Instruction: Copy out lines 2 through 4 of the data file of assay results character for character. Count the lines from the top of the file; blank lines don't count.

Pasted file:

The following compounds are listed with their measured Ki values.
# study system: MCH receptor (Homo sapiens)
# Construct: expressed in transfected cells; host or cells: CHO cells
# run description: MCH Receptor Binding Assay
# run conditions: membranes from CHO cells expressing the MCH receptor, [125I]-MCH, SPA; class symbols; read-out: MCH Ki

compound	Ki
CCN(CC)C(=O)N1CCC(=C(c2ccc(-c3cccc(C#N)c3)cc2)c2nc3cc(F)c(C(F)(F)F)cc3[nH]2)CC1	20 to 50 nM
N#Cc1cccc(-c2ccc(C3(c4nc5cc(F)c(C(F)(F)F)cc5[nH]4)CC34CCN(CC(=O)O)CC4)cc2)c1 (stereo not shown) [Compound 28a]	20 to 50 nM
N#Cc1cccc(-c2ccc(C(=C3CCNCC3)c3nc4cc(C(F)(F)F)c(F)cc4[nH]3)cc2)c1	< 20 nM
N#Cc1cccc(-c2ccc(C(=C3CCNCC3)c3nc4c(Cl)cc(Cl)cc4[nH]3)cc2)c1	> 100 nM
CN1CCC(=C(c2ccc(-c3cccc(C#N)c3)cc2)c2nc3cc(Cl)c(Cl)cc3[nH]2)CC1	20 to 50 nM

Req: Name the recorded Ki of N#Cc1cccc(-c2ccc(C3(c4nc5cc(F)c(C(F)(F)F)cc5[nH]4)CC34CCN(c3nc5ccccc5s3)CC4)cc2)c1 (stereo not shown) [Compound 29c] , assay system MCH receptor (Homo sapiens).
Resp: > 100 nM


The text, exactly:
# study system: MCH receptor (Homo sapiens)
# Construct: expressed in transfected cells; host or cells: CHO cells
# run description: MCH Receptor Binding Assay